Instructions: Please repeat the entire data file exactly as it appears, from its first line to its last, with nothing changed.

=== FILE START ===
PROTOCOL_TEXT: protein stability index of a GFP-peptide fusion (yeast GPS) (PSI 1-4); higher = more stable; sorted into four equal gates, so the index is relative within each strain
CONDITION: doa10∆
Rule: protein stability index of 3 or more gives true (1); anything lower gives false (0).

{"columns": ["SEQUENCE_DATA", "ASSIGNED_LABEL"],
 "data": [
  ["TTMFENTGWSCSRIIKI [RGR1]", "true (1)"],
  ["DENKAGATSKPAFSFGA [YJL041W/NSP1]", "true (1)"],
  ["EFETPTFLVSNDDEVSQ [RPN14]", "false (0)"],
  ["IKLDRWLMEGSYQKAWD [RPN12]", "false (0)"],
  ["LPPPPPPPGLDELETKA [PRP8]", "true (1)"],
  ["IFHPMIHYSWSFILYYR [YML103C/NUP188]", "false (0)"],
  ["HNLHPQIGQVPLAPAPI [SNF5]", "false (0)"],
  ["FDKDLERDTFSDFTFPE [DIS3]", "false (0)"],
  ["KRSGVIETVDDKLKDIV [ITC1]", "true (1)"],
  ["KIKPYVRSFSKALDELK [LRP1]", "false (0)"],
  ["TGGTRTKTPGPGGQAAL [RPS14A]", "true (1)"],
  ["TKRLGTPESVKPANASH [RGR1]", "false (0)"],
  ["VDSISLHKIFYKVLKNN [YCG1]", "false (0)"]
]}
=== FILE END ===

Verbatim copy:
PROTOCOL_TEXT: protein stability index of a GFP-peptide fusion (yeast GPS) (PSI 1-4); higher = more stable; sorted into four equal gates, so the index is relative within each strain
CONDITION: doa10∆
Rule: protein stability index of 3 or more gives true (1); anything lower gives false (0).

{"columns": ["SEQUENCE_DATA", "ASSIGNED_LABEL"],
 "data": [
  ["TTMFENTGWSCSRIIKI [RGR1]", "true (1)"],
  ["DENKAGATSKPAFSFGA [YJL041W/NSP1]", "true (1)"],
  ["EFETPTFLVSNDDEVSQ [RPN14]", "false (0)"],
  ["IKLDRWLMEGSYQKAWD [RPN12]", "false (0)"],
  ["LPPPPPPPGLDELETKA [PRP8]", "true (1)"],
  ["IFHPMIHYSWSFILYYR [YML103C/NUP188]", "false (0)"],
  ["HNLHPQIGQVPLAPAPI [SNF5]", "false (0)"],
  ["FDKDLERDTFSDFTFPE [DIS3]", "false (0)"],
  ["KRSGVIETVDDKLKDIV [ITC1]", "true (1)"],
  ["KIKPYVRSFSKALDELK [LRP1]", "false (0)"],
  ["TGGTRTKTPGPGGQAAL [RPS14A]", "true (1)"],
  ["TKRLGTPESVKPANASH [RGR1]", "false (0)"],
  ["VDSISLHKIFYKVLKNN [YCG1]", "false (0)"]
]}